A quick synopsis follows, with everybody in the know getting a round of experimentation. Meanwhile, also in synopsis with moralizing and analysis, Cinhil’s funeral gets a fast summing-up. The people never really loved him, but they’re grateful to him.

It’s a cold, cursory passage, and sad in its way. Nobody ever really understood him, let alone liked him. The narrator (whom we have Not missed since the last book) moves dryly on to opine about the princes, and to note that Javan’s being Not Mentioned, with accompanying rumors.

Finally the narrator moves on to describe the funeral, with snapshots of the princes—Rhys Michael is all bright and cheery and full of charisma—and moves on to the regents’ decision to move the body to Rhemuth where the rest of the Haldanes are buried. That’s a smart political move, says the narrator.

In between funeral and Rhemuth, the regents get to work removing Deryni from the household and tightening control over the princes. Alroy is separated from his brothers for his own personal indoctrination program.

Tavis gets to stay because Javan melts down if he leaves. Meanwhile Camber and the rest of the Deryni bide their time, do their jobs, and in Camber’s case, worry about how to keep a foothold with the princes.

Gregory and Jesse have managed to capture the rogue Deryni in Ebor, with casualties: the humans attack the prison in a mob. And so on. And so forth.

Finally the narrator shuts up, after going on about Camber’s reflections on Rhys’ power switch.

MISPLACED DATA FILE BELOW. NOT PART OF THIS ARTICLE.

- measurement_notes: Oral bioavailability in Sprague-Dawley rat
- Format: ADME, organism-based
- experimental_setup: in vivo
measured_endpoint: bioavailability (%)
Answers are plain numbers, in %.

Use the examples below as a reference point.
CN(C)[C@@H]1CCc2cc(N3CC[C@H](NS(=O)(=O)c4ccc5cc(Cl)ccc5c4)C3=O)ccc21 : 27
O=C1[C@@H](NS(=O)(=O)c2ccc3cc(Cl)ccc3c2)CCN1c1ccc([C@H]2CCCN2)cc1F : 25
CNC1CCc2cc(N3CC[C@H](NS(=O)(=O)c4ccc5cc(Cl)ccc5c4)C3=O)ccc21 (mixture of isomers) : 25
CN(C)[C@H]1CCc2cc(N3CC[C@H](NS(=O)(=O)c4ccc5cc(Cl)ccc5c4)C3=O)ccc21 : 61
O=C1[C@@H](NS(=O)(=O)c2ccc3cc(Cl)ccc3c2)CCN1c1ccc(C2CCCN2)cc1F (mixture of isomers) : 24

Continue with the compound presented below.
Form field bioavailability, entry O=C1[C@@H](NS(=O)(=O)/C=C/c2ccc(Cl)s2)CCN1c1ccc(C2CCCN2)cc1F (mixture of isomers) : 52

He debates the ethics of using it with the Camberian Council: yet another meeting. He wants to frame the off switch with religion, and the Council isn’t at all sure about that, or about the switch itself. The big worry is whether other Healers can learn to manipulate the switch, and if so, whether Deryni should do it. And will their children be Deryni?

And that circles back around (via some mansplaining and patronizing of Evaine, who to be fair is acting like a drip) to the roving Deryni bands and the human problem and the fact it’s all very, very serious. Camber argues that shutting off powers is the best option to protect Deryni, and the coronation is the deadline for deciding what to do.

That sets Rhys off on how it’s all in his hands (literally; he’s got very nicely kept nails) and that’s a very big deal. Then he takes charge of the meeting, has a brief spat with Gregory that resolves into “Damn it, Rhys, I’m just a gruff old soldier,” and then reels off into a “progress report” on the experiments. Bottom line is that the switch works, Deryni drugs don’t affect switched-off Deryni, the logistics of shutting them off will be complicated, and it seems to be a Healer thing. So they have to decide which of the Healers to trust.